Covid lockdown: Scotland cannot maintain tougher restrictions on foreign travel than rest of UK – Scotsman comment

While saying there would be “some opening up” of foreign travel on May 17, Boris Johnson stressed “we have got to be cautious” to minimise the risk of a resurgence of the virus. And with good reason.

In January, Professor Hugh Pennington wrote in the Scotsman that many strains of the virus had died out in Scotland during the first lockdown. “Second-wave viruses were by and large not first-wave survivors but new imports, many from countries outside the UK. A price has been paid for summer holidays abroad,” he said.

For much of this crisis, Nicola Sturgeon has adopted a more cautious approach than Boris Johnson, with lockdown restrictions that were tougher or lasted longer than those in the rest of the UK.

Under the UK government’s road map out of lockdown, May 17 is the earliest date that international travel could be permitted for non-essential purposes. While no firm commitments on this have been made by the Scottish government, the First Minister has said non-essential international travel from Scotland was unlikely to resume from that date.

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However, Johnson’s commitment to caution on this issue should hopefully enable a meeting of minds. For there are good reasons to treat overseas travel on a “four nations” basis, not least the ease with which any tougher restrictions in Scotland could be circumvented, as Alan Glen, of the Scottish Passenger Agents Association, explained.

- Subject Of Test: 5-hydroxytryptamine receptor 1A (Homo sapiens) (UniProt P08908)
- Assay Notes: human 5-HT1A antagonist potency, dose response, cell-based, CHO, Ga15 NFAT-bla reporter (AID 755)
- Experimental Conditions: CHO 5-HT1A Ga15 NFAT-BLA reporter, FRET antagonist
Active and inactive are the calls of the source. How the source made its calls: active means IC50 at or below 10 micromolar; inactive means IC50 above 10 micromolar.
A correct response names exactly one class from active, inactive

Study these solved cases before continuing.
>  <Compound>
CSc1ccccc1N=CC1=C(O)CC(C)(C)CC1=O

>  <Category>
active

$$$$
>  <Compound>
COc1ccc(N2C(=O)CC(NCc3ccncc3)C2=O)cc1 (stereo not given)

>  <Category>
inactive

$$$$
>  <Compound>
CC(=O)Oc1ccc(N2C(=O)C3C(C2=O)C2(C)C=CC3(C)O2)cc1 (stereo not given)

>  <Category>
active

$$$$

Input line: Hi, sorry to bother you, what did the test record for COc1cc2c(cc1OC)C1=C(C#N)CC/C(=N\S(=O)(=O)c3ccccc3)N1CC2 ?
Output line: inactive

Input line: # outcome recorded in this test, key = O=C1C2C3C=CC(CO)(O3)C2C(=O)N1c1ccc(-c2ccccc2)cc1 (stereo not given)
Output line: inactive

“We have to have a four nations approach to this,” he told BBC Radio’s Good Morning Scotland. “There's no way it's going to work... Scotland operating a different system to England when you can freely travel across the Border and fly out of an English airport – and that's exactly what will happen.”

If people fly from Liverpool and Manchester, instead of Glasgow and Edinburgh, all that will do is increase the amount of mixing the restrictions are designed to reduce.

Passengers make their way through the main terminal at Edinburgh Airport in July last year (Picture: Jeff J Mitchell/Getty Images)

The main other effect would be to harm Scotland’s airports and travel industry, as hard hit as any sectors by the pandemic.

While the virus does remain a threat, the vaccination of those most at risk – more than 1.3 million people in Scotland have now received their second dose – means that the focus should now increasingly be on rescuing the economy and certainly not being different simply for the sake of it.

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